Of Mice and Men

Continuing my American Literature binge, I recently finished another Steinbeck novel. I say novel, but the style that Steinbeck adopted in Of Mice and Men makes it hard to assert that the work can be classified as a novel at all.

Not only is the work’s length and narrative range more akin to a piece of theatre, but the few descriptive passages that are present can easily be compared to the sort of descriptions one might find in stage directions.

Unlike in The Grapes of Wrath, Steinbeck does not provide a broader cultural backdrop against which his protagonists (George and Lennie) can be observed. The narrative eye is focused on the characters themselves and the space that they occupy.

This allows the author to concentrate more fully on the characters; the hopes and dreams they refer to being one of the only ways the reader can glean any sense of context.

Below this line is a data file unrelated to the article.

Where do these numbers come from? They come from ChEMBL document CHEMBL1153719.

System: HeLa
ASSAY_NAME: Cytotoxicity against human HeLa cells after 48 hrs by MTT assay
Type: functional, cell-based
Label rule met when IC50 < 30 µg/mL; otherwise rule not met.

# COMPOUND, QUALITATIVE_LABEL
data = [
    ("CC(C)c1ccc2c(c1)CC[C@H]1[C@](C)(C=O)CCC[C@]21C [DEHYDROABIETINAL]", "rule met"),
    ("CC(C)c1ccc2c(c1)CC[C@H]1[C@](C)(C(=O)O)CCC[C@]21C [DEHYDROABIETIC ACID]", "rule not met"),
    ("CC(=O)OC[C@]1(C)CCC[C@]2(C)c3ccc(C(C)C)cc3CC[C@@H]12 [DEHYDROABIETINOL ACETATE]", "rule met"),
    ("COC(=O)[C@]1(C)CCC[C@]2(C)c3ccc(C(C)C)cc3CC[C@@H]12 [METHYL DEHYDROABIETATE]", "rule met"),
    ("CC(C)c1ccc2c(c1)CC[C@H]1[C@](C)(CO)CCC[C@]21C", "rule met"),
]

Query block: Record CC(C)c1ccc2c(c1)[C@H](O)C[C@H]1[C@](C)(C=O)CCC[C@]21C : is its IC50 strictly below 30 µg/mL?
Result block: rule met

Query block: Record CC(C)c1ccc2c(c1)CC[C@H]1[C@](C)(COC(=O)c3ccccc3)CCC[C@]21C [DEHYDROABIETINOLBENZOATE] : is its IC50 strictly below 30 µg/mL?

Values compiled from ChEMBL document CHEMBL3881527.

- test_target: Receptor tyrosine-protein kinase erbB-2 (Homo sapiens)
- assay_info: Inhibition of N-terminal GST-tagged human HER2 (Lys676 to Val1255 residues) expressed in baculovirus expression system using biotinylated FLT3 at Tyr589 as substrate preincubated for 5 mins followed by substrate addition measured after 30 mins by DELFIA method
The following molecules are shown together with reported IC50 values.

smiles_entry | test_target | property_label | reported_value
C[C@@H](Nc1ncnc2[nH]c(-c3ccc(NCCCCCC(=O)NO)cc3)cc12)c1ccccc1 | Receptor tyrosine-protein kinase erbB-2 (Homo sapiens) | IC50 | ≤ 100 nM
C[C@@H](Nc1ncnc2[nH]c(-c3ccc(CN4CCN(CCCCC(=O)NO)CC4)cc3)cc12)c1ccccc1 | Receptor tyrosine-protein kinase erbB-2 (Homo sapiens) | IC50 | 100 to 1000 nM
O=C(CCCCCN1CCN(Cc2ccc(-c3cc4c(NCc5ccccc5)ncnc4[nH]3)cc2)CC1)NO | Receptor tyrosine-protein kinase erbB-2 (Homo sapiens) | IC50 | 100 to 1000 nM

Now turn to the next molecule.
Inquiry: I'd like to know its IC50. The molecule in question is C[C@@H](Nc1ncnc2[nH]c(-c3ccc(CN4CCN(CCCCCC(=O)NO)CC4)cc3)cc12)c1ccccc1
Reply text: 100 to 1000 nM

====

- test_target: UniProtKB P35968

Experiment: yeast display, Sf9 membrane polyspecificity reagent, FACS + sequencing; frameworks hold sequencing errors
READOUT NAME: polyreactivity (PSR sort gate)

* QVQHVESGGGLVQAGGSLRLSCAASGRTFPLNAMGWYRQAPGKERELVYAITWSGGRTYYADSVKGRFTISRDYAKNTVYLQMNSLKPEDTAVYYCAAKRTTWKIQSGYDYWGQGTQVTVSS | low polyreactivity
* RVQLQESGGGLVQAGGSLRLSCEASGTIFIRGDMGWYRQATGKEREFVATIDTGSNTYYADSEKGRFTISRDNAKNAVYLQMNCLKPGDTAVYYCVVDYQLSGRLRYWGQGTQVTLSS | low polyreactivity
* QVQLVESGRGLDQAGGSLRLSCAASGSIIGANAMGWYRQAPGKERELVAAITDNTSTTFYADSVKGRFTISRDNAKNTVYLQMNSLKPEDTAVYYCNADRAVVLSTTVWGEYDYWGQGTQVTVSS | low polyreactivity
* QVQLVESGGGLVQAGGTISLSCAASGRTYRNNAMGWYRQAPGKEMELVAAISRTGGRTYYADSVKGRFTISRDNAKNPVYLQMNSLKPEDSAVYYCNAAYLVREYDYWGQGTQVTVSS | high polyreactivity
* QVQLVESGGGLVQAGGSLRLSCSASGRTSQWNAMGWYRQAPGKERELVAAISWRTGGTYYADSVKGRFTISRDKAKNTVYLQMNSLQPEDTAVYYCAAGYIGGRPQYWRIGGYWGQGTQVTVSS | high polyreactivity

However, like in The Grapes of Wrath, the reader is provided with an apparently objective perspective on events. It is interesting to note how brilliantly Steinbeck portrays Lennie and George’s tender relationship through the use of such an objective style.

The book really explores the enormous importance of company and human friendship during times of hardship, a theme which appears to have been of great interest to the author. The understated love of one’s fellow man and the lengths to which one is willing to go for that love appears to be the central theme of this tragic tale.


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